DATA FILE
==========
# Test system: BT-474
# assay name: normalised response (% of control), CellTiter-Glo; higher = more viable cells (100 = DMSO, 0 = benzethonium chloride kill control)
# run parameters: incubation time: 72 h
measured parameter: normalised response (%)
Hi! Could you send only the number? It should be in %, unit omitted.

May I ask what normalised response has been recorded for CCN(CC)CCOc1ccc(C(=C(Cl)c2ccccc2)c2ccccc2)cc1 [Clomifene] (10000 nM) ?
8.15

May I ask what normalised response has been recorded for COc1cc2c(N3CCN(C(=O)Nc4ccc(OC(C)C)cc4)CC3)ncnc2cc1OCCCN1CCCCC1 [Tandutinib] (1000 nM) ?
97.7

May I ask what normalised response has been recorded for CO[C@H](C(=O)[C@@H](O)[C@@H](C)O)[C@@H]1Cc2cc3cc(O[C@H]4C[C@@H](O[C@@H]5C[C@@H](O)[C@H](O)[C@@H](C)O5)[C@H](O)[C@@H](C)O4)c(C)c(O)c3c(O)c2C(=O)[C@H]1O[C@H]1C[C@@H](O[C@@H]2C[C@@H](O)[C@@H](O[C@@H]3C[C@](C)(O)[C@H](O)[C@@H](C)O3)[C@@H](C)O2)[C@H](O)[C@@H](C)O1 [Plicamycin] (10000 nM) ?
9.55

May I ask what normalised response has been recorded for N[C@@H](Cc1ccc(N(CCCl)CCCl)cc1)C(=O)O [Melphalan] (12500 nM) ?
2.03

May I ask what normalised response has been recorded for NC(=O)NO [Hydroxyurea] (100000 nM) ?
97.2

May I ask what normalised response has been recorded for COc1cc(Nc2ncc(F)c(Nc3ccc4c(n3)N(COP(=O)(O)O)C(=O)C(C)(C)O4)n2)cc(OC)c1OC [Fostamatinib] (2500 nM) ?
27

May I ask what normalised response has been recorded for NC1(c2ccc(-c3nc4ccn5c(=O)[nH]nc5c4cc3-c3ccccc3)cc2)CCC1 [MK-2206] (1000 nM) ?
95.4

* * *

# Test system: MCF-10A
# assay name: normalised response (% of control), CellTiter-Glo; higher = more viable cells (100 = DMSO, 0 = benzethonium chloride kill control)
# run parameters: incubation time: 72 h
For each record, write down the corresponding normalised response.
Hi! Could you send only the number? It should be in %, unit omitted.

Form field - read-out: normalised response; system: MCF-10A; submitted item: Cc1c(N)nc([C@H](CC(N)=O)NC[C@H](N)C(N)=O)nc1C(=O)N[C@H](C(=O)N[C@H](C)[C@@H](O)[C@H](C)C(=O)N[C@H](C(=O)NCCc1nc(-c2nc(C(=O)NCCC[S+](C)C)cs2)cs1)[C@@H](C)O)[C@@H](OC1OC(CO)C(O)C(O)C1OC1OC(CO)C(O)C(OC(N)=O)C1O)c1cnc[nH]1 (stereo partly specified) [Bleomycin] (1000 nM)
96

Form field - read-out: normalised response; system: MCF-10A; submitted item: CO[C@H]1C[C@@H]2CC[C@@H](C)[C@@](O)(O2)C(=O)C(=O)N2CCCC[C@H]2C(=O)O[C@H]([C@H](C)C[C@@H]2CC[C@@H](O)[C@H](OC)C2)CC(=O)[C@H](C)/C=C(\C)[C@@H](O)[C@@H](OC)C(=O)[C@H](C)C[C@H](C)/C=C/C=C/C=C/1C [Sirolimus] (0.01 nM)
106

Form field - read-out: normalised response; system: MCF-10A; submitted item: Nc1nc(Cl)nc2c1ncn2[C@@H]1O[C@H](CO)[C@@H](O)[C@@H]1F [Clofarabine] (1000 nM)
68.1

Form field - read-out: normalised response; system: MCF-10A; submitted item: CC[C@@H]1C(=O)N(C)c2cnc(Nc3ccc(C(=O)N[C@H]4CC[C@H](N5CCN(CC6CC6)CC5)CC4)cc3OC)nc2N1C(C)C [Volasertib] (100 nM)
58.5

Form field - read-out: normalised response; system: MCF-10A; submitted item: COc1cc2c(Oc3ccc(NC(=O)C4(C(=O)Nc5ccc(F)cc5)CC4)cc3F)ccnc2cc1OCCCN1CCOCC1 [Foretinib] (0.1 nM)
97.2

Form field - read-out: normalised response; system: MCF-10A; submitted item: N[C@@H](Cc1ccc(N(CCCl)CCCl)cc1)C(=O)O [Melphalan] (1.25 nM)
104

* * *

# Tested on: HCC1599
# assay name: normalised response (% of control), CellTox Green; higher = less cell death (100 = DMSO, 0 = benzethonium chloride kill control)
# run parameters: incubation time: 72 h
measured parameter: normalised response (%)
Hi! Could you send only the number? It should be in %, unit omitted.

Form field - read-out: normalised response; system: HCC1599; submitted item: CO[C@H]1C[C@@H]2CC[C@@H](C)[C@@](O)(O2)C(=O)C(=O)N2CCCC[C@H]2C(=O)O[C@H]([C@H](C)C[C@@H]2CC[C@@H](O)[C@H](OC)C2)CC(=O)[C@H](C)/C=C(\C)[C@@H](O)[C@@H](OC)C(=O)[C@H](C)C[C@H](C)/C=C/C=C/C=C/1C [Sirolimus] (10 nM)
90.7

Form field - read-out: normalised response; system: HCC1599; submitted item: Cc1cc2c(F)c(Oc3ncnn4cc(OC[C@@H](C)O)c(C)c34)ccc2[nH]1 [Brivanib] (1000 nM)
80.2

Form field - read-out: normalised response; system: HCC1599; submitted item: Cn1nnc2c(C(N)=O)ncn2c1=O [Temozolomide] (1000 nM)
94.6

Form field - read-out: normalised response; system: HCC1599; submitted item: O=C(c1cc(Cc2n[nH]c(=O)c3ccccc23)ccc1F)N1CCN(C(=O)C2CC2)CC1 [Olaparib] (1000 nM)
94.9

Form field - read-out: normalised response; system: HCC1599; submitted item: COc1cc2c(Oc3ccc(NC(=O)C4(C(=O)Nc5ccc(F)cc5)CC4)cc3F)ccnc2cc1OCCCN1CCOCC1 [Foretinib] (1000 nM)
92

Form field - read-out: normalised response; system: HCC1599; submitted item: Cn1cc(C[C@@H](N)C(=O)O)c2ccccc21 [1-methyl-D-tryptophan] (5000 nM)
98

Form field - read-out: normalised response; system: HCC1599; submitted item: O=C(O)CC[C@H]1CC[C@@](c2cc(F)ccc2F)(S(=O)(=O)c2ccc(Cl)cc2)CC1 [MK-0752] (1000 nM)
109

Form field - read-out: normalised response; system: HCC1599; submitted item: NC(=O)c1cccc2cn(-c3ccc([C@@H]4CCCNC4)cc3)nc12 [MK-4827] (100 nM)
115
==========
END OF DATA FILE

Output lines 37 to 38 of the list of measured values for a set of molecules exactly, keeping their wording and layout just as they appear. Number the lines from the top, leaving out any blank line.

104

* * *